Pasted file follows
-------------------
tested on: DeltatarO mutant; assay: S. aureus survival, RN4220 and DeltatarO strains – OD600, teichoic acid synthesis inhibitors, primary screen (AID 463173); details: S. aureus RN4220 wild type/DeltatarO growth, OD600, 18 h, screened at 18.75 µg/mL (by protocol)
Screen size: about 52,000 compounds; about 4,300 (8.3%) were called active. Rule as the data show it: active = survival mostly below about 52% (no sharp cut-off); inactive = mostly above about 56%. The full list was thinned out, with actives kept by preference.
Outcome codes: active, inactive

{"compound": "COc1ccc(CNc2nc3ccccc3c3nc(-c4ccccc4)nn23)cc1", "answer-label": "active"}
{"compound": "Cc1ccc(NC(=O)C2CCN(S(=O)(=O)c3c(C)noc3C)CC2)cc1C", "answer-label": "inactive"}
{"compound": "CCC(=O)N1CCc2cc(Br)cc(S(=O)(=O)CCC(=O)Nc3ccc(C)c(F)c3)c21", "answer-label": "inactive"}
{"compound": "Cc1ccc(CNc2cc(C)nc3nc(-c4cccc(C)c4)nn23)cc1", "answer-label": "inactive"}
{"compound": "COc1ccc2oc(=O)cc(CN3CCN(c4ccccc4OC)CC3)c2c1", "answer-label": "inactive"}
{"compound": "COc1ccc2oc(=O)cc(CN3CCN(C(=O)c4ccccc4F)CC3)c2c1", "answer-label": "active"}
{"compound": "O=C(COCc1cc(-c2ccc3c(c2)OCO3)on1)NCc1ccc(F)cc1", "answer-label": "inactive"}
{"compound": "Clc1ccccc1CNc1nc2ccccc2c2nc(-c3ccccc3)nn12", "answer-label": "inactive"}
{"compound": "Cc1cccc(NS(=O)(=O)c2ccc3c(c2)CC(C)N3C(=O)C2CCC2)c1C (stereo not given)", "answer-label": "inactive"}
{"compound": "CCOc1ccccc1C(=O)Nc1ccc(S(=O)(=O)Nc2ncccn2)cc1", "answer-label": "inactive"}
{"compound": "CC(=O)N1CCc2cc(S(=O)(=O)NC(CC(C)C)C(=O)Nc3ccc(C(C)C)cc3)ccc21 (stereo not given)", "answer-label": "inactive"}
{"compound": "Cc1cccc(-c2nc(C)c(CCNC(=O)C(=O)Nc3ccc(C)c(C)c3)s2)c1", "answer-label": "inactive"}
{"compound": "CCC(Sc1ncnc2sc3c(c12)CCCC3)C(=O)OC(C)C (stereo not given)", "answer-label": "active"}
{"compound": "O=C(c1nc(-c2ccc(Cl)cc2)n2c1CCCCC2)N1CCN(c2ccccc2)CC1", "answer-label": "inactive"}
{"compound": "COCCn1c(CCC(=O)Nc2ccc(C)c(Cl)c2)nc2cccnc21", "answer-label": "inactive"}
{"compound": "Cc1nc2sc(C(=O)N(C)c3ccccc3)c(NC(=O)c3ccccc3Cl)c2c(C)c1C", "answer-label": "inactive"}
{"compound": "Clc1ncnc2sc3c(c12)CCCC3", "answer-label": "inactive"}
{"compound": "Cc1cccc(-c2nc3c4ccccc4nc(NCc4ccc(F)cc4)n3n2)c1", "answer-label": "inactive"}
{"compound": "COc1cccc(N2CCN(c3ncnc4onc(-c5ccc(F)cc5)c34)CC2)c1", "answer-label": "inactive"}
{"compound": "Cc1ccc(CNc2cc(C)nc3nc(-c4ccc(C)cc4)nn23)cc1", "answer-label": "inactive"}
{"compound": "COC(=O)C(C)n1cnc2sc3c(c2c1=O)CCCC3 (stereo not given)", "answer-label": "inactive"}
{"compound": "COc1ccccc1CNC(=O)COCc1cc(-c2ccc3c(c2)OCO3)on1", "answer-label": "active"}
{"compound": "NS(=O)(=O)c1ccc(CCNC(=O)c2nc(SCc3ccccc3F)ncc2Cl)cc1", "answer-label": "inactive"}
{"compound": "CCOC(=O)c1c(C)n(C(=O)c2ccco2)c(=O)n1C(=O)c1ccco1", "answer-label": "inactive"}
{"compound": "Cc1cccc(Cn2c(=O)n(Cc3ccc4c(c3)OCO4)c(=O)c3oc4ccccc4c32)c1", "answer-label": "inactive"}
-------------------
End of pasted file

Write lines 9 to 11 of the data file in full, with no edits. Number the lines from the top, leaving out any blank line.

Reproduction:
{"compound": "COc1ccc2oc(=O)cc(CN3CCN(C(=O)c4ccccc4F)CC3)c2c1", "answer-label": "active"}
{"compound": "O=C(COCc1cc(-c2ccc3c(c2)OCO3)on1)NCc1ccc(F)cc1", "answer-label": "inactive"}
{"compound": "Clc1ccccc1CNc1nc2ccccc2c2nc(-c3ccccc3)nn12", "answer-label": "inactive"}